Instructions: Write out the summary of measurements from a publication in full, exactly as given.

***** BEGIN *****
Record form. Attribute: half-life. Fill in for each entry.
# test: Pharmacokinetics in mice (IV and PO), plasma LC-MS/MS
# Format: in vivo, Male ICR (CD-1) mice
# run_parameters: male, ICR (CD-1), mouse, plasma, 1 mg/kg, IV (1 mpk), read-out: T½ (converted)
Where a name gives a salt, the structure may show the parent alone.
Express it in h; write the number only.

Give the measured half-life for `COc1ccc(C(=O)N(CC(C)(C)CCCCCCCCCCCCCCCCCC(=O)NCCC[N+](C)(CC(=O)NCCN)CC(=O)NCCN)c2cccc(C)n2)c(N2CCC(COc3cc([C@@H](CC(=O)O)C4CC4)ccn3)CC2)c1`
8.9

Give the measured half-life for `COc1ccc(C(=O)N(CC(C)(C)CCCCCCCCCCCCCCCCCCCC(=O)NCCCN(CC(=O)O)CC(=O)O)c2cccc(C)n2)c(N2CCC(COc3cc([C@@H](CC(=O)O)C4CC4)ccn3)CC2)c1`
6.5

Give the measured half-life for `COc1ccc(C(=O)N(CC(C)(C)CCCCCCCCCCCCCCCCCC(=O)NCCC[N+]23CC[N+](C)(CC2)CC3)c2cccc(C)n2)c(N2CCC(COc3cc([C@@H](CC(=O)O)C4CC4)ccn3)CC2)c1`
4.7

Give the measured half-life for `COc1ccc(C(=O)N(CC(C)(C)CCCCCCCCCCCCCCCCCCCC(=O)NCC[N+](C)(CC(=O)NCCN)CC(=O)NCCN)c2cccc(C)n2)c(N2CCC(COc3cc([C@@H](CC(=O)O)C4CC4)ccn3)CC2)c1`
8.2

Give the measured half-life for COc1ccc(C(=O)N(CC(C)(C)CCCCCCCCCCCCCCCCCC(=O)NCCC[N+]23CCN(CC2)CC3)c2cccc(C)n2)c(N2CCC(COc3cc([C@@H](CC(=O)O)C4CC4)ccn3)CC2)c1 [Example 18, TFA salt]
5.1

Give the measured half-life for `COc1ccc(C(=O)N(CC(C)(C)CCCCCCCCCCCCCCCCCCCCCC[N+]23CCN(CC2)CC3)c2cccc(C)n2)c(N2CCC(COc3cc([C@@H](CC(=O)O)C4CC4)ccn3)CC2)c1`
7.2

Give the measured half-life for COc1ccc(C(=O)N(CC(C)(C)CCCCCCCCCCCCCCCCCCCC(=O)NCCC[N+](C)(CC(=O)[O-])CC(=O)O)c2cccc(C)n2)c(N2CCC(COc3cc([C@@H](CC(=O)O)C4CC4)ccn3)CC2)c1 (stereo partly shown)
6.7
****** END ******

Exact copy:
Record form. Attribute: half-life. Fill in for each entry.
# test: Pharmacokinetics in mice (IV and PO), plasma LC-MS/MS
# Format: in vivo, Male ICR (CD-1) mice
# run_parameters: male, ICR (CD-1), mouse, plasma, 1 mg/kg, IV (1 mpk), read-out: T½ (converted)
Where a name gives a salt, the structure may show the parent alone.
Express it in h; write the number only.

Give the measured half-life for `COc1ccc(C(=O)N(CC(C)(C)CCCCCCCCCCCCCCCCCC(=O)NCCC[N+](C)(CC(=O)NCCN)CC(=O)NCCN)c2cccc(C)n2)c(N2CCC(COc3cc([C@@H](CC(=O)O)C4CC4)ccn3)CC2)c1`
8.9

Give the measured half-life for `COc1ccc(C(=O)N(CC(C)(C)CCCCCCCCCCCCCCCCCCCC(=O)NCCCN(CC(=O)O)CC(=O)O)c2cccc(C)n2)c(N2CCC(COc3cc([C@@H](CC(=O)O)C4CC4)ccn3)CC2)c1`
6.5

Give the measured half-life for `COc1ccc(C(=O)N(CC(C)(C)CCCCCCCCCCCCCCCCCC(=O)NCCC[N+]23CC[N+](C)(CC2)CC3)c2cccc(C)n2)c(N2CCC(COc3cc([C@@H](CC(=O)O)C4CC4)ccn3)CC2)c1`
4.7

Give the measured half-life for `COc1ccc(C(=O)N(CC(C)(C)CCCCCCCCCCCCCCCCCCCC(=O)NCC[N+](C)(CC(=O)NCCN)CC(=O)NCCN)c2cccc(C)n2)c(N2CCC(COc3cc([C@@H](CC(=O)O)C4CC4)ccn3)CC2)c1`
8.2

Give the measured half-life for COc1ccc(C(=O)N(CC(C)(C)CCCCCCCCCCCCCCCCCC(=O)NCCC[N+]23CCN(CC2)CC3)c2cccc(C)n2)c(N2CCC(COc3cc([C@@H](CC(=O)O)C4CC4)ccn3)CC2)c1 [Example 18, TFA salt]
5.1

Give the measured half-life for `COc1ccc(C(=O)N(CC(C)(C)CCCCCCCCCCCCCCCCCCCCCC[N+]23CCN(CC2)CC3)c2cccc(C)n2)c(N2CCC(COc3cc([C@@H](CC(=O)O)C4CC4)ccn3)CC2)c1`
7.2

Give the measured half-life for COc1ccc(C(=O)N(CC(C)(C)CCCCCCCCCCCCCCCCCCCC(=O)NCCC[N+](C)(CC(=O)[O-])CC(=O)O)c2cccc(C)n2)c(N2CCC(COc3cc([C@@H](CC(=O)O)C4CC4)ccn3)CC2)c1 (stereo partly shown)
6.7